Compare Mirrorless & DSLR Images
We are here in Capture One. I'm sure you guys are probably waiting with bated breath to see the results of the DSLR versus mirrorless test that we did here. And so, I was kind of just scanning through these images here really quick;y because we have them all in the same session. I'm using Capture One for my tethering which, again, we're going to talk about in-depth and in great detail of the whys and how this work and all that good stuff later on in this course. But I wanted to, basically, go through these really quickly and I have the Metadata tab opened up to take a look and see what camera had taken which image. Because, as I did when I first did this test, you'll scan through these images and, if you're just looking at them this way, and I'll kind of go through this a little slower... I don't know if you're like me, but it's kind of hard to tell the difference between a lot of these shots. It's hard to figure out which camera took what. So, I ended up have to use the metadata to te...
ll me which one was shot with which camera. You could actually do that as well within Capture One. You can actually go ahead and kind of drill down on which camera took which shot, a certain ISO, if you used it, certain file size. If that kind of differentiates shots from another, you could do that. So, it looks like these are the ones we took on the Canon side, so I'm going to try to find a shot here. And, actually, let me zoom into this one. So, I think I'm going to use this one as an example. So, we'll hit one on that. I'm going to find a shot from the a7II. Let's see. We're going to scroll through these here. And, again, I'm just looking at the metadata to try to find the shots that we're going to compare here. This was a6300 with the 55mm/1.8. Let's go ahead and... What do you guys think? That one look like a comparable one? We'll hit one for that. What I'm doing is, whenever I hit one, it adds a star rating so that afterwards, I can actually drill down and just look at the ones that I gave a one-star rating so I don't have to see, I don't know how many photos we have in here, but we've got quite a few. So, we'll go ahead and keep scrolling through here. Trying to find some shots that were taken with the a7II which are all kind of mixed up in here. But I'm just flipping through these so you guys can kind of see that they all look painfully similar. And that was actually one of the things that kind of upset me when I first switched over from DSLR, because I had 5D III with a 24-70, and at the time, that was like a $5,000 camera combo. Like, it's a lot of money. And I had the original Sony a7 with a kit lens. You know, that lens that everybody tells you is terrible. Like, don't use the kit lens. It doesn't do good. And I did this exact same test in my living room, where I had a model that I was photographing, I did the pictures with the 5D III, and then, I did pictures with the original a7, not even the fancy one that I have now, with a kit lens. Not even trying to use the same lenses together. When I did this process where I was scrolling through the different images, I immediately expected that those Canon images were going to jump out because it's $5,000 versus a $1,200-$1,400 camera setup with a kit lens, which that should blow away anything that a kit lens should produce. And I started to realize that it didn't. Like, the images looked very, very comparable. And having dropping $5K for that setup, I was pretty upset. Because I'm like, "I spent a lot of money on this. "I really expect to see a drastic difference "when I'm scanning through these images. "This should jump out like, that was with this one. "Oh, that's definitely with this other, you know... "That's a kit lens shot." But it actually was the reverse. Many times, the shot that I really liked, I checked the metadata and I'm like, "Oh, my gosh. "This was taken with the a7. "How is this possible?" So, it's pretty insane. We're going to take... This one was the 24-70 on the 6300. So, we'll take this shot. I want to try to find a bunch of close-up portraits for us to compare. These are all 24-70. Looks like this is with the 85mm/1.8. So, this is with the a7II with the adapter. Let's see if we can find a pleasing expression. Let's take a look at this here. Alright, so we're going to go with that one. That's a7II with the Canon lens. And, again, that was auto-focused. This is the 85mm/1.4 G Master from Sony. So, this one is native. I kind of like that particular shot. Let's see... Nice and sharp. Alright.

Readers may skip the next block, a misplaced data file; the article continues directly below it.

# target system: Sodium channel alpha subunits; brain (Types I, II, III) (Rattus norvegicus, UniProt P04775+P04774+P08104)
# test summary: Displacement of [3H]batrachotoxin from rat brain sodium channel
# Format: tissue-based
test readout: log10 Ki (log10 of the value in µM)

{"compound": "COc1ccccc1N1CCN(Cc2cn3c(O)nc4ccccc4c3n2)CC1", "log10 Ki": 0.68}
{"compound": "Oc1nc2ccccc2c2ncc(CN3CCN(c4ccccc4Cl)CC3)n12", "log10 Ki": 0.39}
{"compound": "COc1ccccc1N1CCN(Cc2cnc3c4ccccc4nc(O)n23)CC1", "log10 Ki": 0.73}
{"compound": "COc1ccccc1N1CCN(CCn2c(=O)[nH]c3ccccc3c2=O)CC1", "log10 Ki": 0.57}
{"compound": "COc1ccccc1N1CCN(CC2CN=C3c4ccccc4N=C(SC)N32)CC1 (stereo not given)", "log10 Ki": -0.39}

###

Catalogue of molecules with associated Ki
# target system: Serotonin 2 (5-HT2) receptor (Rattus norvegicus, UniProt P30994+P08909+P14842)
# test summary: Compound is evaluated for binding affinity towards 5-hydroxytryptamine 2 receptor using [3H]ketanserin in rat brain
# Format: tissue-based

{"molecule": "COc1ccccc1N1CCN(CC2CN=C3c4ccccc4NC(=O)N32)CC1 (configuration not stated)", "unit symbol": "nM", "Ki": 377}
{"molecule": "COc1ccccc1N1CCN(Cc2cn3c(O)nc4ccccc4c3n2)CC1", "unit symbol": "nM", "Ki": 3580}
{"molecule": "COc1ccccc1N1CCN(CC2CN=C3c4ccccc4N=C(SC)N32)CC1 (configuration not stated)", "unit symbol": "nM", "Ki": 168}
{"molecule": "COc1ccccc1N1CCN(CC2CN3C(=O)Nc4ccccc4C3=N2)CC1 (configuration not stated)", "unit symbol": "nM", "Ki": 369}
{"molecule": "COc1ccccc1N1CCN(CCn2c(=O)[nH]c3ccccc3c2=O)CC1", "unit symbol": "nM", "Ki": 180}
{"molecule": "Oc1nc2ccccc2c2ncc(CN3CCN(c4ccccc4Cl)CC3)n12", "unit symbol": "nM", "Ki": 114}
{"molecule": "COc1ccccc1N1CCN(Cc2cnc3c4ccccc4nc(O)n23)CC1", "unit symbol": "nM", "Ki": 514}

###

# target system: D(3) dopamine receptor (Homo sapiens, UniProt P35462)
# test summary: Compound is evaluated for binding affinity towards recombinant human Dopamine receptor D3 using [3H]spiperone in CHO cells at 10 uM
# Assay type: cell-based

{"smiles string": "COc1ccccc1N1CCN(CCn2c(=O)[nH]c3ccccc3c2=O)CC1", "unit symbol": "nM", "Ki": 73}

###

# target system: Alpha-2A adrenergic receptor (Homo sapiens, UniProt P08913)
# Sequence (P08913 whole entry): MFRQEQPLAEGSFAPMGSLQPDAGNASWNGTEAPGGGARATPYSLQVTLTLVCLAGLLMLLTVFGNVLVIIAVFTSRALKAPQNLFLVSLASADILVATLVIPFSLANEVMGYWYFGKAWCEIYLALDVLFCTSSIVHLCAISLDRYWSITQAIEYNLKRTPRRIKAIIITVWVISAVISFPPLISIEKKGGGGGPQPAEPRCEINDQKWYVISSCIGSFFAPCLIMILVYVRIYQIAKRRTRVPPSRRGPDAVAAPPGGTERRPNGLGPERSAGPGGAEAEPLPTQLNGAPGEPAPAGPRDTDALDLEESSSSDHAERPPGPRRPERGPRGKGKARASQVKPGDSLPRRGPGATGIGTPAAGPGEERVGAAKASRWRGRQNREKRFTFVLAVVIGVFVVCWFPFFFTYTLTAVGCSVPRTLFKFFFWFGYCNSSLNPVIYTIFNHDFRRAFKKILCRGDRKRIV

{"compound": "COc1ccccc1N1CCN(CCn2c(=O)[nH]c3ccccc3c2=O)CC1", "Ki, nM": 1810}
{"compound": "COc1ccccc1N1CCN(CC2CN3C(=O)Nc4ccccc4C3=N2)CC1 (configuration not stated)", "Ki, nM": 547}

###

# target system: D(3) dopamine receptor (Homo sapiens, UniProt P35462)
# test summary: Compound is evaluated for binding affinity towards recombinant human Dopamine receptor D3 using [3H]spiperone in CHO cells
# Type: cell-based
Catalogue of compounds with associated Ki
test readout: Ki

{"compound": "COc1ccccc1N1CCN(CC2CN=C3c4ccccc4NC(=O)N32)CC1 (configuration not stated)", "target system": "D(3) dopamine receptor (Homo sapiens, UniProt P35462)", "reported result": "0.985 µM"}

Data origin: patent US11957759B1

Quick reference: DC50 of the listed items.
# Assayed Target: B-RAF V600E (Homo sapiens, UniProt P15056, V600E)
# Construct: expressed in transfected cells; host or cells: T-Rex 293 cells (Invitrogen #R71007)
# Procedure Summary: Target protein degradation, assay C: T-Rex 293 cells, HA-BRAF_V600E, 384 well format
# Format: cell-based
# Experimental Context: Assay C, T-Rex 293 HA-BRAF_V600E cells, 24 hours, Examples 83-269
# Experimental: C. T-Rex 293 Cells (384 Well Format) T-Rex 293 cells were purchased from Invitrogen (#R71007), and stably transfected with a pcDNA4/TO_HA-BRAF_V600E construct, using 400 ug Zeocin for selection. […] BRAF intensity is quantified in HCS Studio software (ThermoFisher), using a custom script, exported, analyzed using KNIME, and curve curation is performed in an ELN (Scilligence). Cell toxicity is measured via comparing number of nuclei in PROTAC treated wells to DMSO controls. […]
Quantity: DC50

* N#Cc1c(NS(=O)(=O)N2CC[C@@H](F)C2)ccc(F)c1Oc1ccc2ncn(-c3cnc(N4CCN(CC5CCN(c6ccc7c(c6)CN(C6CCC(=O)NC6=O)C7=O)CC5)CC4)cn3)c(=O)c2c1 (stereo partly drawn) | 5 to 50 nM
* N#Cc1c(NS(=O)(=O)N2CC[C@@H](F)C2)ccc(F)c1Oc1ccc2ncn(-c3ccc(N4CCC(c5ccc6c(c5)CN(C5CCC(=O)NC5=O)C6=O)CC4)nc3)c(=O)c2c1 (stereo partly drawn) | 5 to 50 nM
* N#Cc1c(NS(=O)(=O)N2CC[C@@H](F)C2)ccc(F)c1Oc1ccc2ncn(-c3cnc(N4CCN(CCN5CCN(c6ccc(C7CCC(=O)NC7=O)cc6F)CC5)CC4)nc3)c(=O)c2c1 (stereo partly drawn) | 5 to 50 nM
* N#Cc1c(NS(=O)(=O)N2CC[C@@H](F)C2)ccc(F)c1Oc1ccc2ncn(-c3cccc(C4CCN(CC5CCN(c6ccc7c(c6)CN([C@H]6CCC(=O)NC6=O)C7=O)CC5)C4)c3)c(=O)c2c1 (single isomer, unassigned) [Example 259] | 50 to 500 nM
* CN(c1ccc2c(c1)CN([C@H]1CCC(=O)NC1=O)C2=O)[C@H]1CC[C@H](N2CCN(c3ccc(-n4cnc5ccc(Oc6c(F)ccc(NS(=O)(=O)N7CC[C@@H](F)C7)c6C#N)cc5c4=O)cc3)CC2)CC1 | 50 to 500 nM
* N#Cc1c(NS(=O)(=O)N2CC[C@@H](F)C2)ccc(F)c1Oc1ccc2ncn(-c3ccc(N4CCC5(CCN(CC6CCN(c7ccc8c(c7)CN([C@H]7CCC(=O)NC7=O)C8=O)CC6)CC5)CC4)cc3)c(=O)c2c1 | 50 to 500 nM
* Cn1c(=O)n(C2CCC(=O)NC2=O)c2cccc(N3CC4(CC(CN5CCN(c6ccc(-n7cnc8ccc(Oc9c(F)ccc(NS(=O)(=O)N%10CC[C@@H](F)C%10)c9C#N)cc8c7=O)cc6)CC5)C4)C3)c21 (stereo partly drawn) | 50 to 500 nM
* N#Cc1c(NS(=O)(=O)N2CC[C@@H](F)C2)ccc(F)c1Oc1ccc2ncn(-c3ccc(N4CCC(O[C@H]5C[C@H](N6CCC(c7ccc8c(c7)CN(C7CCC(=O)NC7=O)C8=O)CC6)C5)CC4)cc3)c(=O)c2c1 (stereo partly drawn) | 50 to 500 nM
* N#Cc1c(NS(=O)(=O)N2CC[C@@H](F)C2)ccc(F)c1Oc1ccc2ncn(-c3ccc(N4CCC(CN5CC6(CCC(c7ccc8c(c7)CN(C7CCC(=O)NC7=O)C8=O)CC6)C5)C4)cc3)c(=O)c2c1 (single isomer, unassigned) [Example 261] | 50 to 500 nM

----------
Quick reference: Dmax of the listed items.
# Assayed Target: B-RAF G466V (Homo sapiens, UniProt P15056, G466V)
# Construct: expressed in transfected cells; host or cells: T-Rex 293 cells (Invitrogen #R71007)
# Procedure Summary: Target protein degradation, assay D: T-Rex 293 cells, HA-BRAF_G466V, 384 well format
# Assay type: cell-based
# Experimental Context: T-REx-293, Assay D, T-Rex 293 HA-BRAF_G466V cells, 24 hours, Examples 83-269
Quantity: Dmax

The main thing that people are commenting on or are curious about is sort of the color differences. Was there a different white balance or what's going on there?